So on the 25th anniversary, as Jelani Cobb seeks to write an account of The Protest for the archives and as other projects and initiatives are being planned for this milestone anniversary year by the organizers and participants of The Protest, I’m asking myself what do I love and is it worth fighting for. In my private life, with my family, within my community, am I fighting wisely? At what point do we say “The fight is over. Tally up!” Always us, always yes, eternally. 

To my BNF family, the protest organizers, the ones who showed up, the ones who were with us in spirit, to the Rooftop Posse, to the young women who laid their bodies in front of the SWAT team thinking that that would slow them down, to the faculty and administrators, security officers and employees on campus, to Marion Barry (God bless you for calling off the SWAT team whose soul intent was to kill us) and to his aides, to Cathy Hughes who was at the time a radio host on WOL AM Radio and told WDC to come to our rescue, to all the WDC residents who sent us food and clothing and toothpaste and sanitary napkins and other sundry items because we had locked ourselves in that building with no set time to leave, to our lawyer Donald Temple, to everyone who made copies for us at their jobs so we could get the word out, to the people who watched us take over our beloved campus and said “Dem niggas is crazy,” to the HU football team, to all the people who sang and chanted in the lobby to keep the spirit alive, to the people who slipped and fell in the stairwells when the SWAT poured oil on the steps, to all the parents and caretakers who watched in horror as the helicopters hovered over the A building as though we were armed (and we weren’t), and to Bill Cosby who said to the press “These are good kids. Cheek should listen to them. They don’t mean any harm,” and to all the high school students who watched the protest on national news in their homes and decided in that moment that they too wanted to be bold and brave and said “I’m going to Howard!,” AND to whoever in the world told us that when we take over the building to NOT block the entrance or exist to the post office in the basement of the “A” building, lest we catch a federal case after everything is over, and to Morani for introducing me to his mother… to all of you, 25 years later I’m saying that I love you still with all my heart. Every waking moment of my life is somehow still tied to 1989 and how that period in time shaped me as a thinker, a woman, an activist, a proud carrier of African ancestry. I have never fully processed that moment in time on a personal level. The death threats from the skin-heads from around the country who called my dorm room had me shook for a very long time. But politically, I’m clear and always have been. We are worth fighting for, flaws and contradictions galore, we are worth fighting for… over and over again.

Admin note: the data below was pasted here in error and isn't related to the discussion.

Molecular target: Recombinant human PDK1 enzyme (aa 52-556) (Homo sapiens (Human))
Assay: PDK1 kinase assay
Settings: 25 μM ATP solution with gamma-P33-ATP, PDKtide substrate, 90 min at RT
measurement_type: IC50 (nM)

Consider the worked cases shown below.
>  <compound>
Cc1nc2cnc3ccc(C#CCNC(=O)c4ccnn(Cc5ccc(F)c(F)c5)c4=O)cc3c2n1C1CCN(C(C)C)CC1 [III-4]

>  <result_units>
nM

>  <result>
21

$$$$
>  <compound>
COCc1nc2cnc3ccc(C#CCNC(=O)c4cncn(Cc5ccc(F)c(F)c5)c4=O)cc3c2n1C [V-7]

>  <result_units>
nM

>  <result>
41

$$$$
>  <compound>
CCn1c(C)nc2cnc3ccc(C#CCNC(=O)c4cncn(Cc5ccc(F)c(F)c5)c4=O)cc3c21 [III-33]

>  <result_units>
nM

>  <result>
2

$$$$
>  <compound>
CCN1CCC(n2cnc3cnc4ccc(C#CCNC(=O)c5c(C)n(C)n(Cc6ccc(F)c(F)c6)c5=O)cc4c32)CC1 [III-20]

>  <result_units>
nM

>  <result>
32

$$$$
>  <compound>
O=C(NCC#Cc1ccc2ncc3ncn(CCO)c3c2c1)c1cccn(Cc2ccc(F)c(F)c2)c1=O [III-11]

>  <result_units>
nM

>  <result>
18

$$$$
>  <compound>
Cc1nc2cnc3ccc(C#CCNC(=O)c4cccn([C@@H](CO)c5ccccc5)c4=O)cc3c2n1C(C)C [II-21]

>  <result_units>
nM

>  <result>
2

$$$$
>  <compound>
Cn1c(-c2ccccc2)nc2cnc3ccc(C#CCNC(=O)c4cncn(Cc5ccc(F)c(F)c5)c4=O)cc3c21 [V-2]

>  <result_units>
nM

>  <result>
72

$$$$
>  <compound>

There’s nothing new or unique about what we did 25 years ago this day, not spiritually. New to us at the time, yes but not universally. Still, I do get nostalgic and emotional and a little sensitive looking back (no apologies for that). But mostly, I’m focused on what’s next and making sure that my love of Howard and of family is concrete…that you can see it and touch it and know that it’s real. I’m thinking about how to do my part to get Ras elected as mayor of Newark this May. I’m thinking “What is our 2014 version of the “A” building, the flagpole, 116, and the Black tam?” I’m thinking about families and friends and contradictions and lessons not learned. I’m also thinking about the fact that we’re still here, most of us. I’m thinking about how to use the time we have left for the benefit of our community so that, for instance, there’s a Howard and an HBCU for our children to attend if they desire. BNF epitomized for me something that Souljah used to say all the time: “Love is demonstrative.” With that, count me in as a life-long, joyful, fierce demonstrator, scars, gray hairs, and all.

SZA / “Sweet November" 

SZA / “Sweet November

Bedstuy’s House of Art Gallery / An Interview With Richard Beavers & Kai Deveraux Lawson

{liberatormagazine.com exclusive feature}
by Nia Iman Smith

[“Freeze Tag” (2013, 17 x 35, Oil on Canvas) by Frank Morrison; "Black in America" (11 x 14, Gelatin Silver Print) by Jamel Shabazz]

"To be truthful to yourself and never compromise is the foundation of what House of Art Gallery was about when we first opened the doors, and is what we will continue to be about."
-Richard Beavers House of Art Gallery, Bedstuy Brooklyn